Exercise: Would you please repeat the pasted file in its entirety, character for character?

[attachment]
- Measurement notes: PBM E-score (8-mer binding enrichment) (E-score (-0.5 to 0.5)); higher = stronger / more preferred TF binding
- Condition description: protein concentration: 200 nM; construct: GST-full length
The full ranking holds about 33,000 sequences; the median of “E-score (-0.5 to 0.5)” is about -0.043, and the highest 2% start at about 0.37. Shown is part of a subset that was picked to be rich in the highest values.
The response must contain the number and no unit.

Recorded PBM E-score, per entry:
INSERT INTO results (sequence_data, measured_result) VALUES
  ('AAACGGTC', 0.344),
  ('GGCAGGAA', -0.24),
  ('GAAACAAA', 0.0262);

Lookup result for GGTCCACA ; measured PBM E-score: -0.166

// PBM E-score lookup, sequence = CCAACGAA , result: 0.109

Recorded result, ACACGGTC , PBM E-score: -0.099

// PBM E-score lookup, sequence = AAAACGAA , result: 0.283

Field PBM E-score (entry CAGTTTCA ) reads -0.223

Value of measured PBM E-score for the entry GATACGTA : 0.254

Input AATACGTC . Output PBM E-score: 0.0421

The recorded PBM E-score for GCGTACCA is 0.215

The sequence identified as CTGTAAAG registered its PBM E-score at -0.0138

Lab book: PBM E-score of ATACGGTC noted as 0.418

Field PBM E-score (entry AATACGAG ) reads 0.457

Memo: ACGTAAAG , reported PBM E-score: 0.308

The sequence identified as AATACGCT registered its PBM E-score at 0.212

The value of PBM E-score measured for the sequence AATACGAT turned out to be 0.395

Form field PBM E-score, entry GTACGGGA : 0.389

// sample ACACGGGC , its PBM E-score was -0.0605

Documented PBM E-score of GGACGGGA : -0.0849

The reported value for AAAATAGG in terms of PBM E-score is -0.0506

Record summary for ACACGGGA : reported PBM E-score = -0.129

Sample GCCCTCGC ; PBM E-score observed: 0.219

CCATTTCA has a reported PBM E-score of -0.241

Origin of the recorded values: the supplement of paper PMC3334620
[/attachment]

- Measurement notes: PBM E-score (8-mer binding enrichment) (E-score (-0.5 to 0.5)); higher = stronger / more preferred TF binding
- Condition description: protein concentration: 200 nM; construct: GST-full length
The full ranking holds about 33,000 sequences; the median of “E-score (-0.5 to 0.5)” is about -0.043, and the highest 2% start at about 0.37. Shown is part of a subset that was picked to be rich in the highest values.
The response must contain the number and no unit.

Recorded PBM E-score, per entry:
INSERT INTO results (sequence_data, measured_result) VALUES
  ('AAACGGTC', 0.344),
  ('GGCAGGAA', -0.24),
  ('GAAACAAA', 0.0262);

Lookup result for GGTCCACA ; measured PBM E-score: -0.166

// PBM E-score lookup, sequence = CCAACGAA , result: 0.109

Recorded result, ACACGGTC , PBM E-score: -0.099

// PBM E-score lookup, sequence = AAAACGAA , result: 0.283

Field PBM E-score (entry CAGTTTCA ) reads -0.223

Value of measured PBM E-score for the entry GATACGTA : 0.254

Input AATACGTC . Output PBM E-score: 0.0421

The recorded PBM E-score for GCGTACCA is 0.215

The sequence identified as CTGTAAAG registered its PBM E-score at -0.0138

Lab book: PBM E-score of ATACGGTC noted as 0.418

Field PBM E-score (entry AATACGAG ) reads 0.457

Memo: ACGTAAAG , reported PBM E-score: 0.308

The sequence identified as AATACGCT registered its PBM E-score at 0.212

The value of PBM E-score measured for the sequence AATACGAT turned out to be 0.395

Form field PBM E-score, entry GTACGGGA : 0.389

// sample ACACGGGC , its PBM E-score was -0.0605

Documented PBM E-score of GGACGGGA : -0.0849

The reported value for AAAATAGG in terms of PBM E-score is -0.0506

Record summary for ACACGGGA : reported PBM E-score = -0.129

Sample GCCCTCGC ; PBM E-score observed: 0.219

CCATTTCA has a reported PBM E-score of -0.241

Origin of the recorded values: the supplement of paper PMC3334620